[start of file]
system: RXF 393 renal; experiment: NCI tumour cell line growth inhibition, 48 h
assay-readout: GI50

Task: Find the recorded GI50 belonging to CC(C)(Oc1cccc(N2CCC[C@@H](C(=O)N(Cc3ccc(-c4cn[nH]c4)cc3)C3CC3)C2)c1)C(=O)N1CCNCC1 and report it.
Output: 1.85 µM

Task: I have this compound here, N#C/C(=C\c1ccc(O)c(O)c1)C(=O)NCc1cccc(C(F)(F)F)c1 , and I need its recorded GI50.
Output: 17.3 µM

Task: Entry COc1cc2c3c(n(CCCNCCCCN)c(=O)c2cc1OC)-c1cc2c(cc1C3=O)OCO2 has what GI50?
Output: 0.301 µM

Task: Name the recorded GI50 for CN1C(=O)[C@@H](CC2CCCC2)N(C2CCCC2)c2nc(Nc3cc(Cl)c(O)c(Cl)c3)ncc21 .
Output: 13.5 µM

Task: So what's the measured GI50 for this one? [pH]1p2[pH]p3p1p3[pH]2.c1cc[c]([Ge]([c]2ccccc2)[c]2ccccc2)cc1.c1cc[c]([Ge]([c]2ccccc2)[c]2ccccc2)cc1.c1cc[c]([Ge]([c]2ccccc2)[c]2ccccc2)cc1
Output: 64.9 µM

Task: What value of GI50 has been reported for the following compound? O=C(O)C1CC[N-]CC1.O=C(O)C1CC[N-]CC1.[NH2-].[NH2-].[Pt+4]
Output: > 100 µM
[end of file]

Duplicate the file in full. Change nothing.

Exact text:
system: RXF 393 renal; experiment: NCI tumour cell line growth inhibition, 48 h
assay-readout: GI50

Task: Find the recorded GI50 belonging to CC(C)(Oc1cccc(N2CCC[C@@H](C(=O)N(Cc3ccc(-c4cn[nH]c4)cc3)C3CC3)C2)c1)C(=O)N1CCNCC1 and report it.
Output: 1.85 µM

Task: I have this compound here, N#C/C(=C\c1ccc(O)c(O)c1)C(=O)NCc1cccc(C(F)(F)F)c1 , and I need its recorded GI50.
Output: 17.3 µM

Task: Entry COc1cc2c3c(n(CCCNCCCCN)c(=O)c2cc1OC)-c1cc2c(cc1C3=O)OCO2 has what GI50?
Output: 0.301 µM

Task: Name the recorded GI50 for CN1C(=O)[C@@H](CC2CCCC2)N(C2CCCC2)c2nc(Nc3cc(Cl)c(O)c(Cl)c3)ncc21 .
Output: 13.5 µM

Task: So what's the measured GI50 for this one? [pH]1p2[pH]p3p1p3[pH]2.c1cc[c]([Ge]([c]2ccccc2)[c]2ccccc2)cc1.c1cc[c]([Ge]([c]2ccccc2)[c]2ccccc2)cc1.c1cc[c]([Ge]([c]2ccccc2)[c]2ccccc2)cc1
Output: 64.9 µM

Task: What value of GI50 has been reported for the following compound? O=C(O)C1CC[N-]CC1.O=C(O)C1CC[N-]CC1.[NH2-].[NH2-].[Pt+4]
Output: > 100 µM